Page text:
Police and crime commissioner powers have been transferred to the Mayor of London.
Monday, 16 Jan 2012
These powers mean the Metropolitan Police are now directly accountable to the mayor who will now determine local policing priorities in consultation with the public.
No longer will the police service in London be held to account by committee, but by the public through a directly elected representative.
The new powers have been transferred to the mayor ahead of elections for 41 police and crime commissioners in England and Wales on 15 November 2012.
Nick Herbert Minister for Policing and Criminal Justice said:
‘The government is transforming policing for the modern age with the most radical programme of change for more than 50 years.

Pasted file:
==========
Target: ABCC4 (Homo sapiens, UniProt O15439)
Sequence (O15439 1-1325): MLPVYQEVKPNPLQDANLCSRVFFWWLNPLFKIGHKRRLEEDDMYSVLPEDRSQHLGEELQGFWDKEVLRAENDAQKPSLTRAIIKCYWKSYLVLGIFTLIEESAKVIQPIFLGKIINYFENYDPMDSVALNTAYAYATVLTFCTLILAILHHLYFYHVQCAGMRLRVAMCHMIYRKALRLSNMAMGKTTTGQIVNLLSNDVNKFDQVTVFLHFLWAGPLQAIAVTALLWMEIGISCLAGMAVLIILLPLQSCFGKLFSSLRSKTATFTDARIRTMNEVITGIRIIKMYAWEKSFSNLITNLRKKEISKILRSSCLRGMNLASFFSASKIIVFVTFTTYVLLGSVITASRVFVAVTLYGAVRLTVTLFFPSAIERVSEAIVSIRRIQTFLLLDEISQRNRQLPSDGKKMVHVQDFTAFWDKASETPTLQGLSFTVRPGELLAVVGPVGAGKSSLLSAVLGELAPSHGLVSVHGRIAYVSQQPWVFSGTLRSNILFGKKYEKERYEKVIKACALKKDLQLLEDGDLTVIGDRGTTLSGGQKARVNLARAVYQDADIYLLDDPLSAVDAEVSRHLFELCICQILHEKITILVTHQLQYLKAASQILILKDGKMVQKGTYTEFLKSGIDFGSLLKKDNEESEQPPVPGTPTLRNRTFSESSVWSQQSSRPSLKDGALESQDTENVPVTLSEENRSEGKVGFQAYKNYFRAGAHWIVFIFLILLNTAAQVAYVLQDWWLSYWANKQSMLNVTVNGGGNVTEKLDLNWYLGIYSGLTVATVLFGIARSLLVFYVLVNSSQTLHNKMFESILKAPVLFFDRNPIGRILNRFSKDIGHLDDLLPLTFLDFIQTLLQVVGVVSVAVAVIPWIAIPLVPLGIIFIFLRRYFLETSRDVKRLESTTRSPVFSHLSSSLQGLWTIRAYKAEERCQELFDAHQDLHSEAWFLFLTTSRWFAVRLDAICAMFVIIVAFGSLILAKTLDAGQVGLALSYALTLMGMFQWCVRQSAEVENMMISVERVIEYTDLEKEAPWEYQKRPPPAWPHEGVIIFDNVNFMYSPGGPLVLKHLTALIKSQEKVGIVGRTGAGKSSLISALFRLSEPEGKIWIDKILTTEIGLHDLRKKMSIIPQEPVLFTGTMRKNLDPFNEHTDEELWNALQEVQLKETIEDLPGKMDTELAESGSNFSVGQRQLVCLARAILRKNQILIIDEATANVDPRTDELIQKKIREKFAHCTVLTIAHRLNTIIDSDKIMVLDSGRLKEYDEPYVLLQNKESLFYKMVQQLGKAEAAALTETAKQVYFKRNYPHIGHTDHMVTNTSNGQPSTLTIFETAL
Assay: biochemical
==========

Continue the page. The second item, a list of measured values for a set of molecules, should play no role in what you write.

‘The introduction of directly elected police and crime commissioners is part of our reform agenda which will free the police to fight crime at the national and local level, deliver better value for the taxpayer and give the public a stronger voice.
‘The people of London have from today a stronger voice in how their streets are policed and will be able to turn to the Mayor of London to hold the police to account on their behalf.’
A committee will be set up by the London Assembly to provide an overview at force level of decisions taken by the mayor.